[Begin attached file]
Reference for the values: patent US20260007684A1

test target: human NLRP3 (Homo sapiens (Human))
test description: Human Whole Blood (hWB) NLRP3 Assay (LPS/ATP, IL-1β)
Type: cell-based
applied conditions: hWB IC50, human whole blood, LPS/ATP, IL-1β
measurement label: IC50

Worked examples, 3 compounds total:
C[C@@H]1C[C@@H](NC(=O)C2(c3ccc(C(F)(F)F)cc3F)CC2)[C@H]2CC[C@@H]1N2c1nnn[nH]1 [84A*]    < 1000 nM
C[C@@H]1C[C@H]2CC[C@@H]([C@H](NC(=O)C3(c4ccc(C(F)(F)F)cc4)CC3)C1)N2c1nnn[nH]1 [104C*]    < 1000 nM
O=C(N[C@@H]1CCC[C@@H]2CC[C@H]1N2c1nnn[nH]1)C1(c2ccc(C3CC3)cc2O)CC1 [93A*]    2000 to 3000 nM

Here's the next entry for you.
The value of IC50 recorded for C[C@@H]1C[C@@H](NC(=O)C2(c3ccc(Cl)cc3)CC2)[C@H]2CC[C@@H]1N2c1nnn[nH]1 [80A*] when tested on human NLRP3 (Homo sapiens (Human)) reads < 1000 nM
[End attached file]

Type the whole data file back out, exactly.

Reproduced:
Reference for the values: patent US20260007684A1

test target: human NLRP3 (Homo sapiens (Human))
test description: Human Whole Blood (hWB) NLRP3 Assay (LPS/ATP, IL-1β)
Type: cell-based
applied conditions: hWB IC50, human whole blood, LPS/ATP, IL-1β
measurement label: IC50

Worked examples, 3 compounds total:
C[C@@H]1C[C@@H](NC(=O)C2(c3ccc(C(F)(F)F)cc3F)CC2)[C@H]2CC[C@@H]1N2c1nnn[nH]1 [84A*]    < 1000 nM
C[C@@H]1C[C@H]2CC[C@@H]([C@H](NC(=O)C3(c4ccc(C(F)(F)F)cc4)CC3)C1)N2c1nnn[nH]1 [104C*]    < 1000 nM
O=C(N[C@@H]1CCC[C@@H]2CC[C@H]1N2c1nnn[nH]1)C1(c2ccc(C3CC3)cc2O)CC1 [93A*]    2000 to 3000 nM

Here's the next entry for you.
The value of IC50 recorded for C[C@@H]1C[C@@H](NC(=O)C2(c3ccc(Cl)cc3)CC2)[C@H]2CC[C@@H]1N2c1nnn[nH]1 [80A*] when tested on human NLRP3 (Homo sapiens (Human)) reads < 1000 nM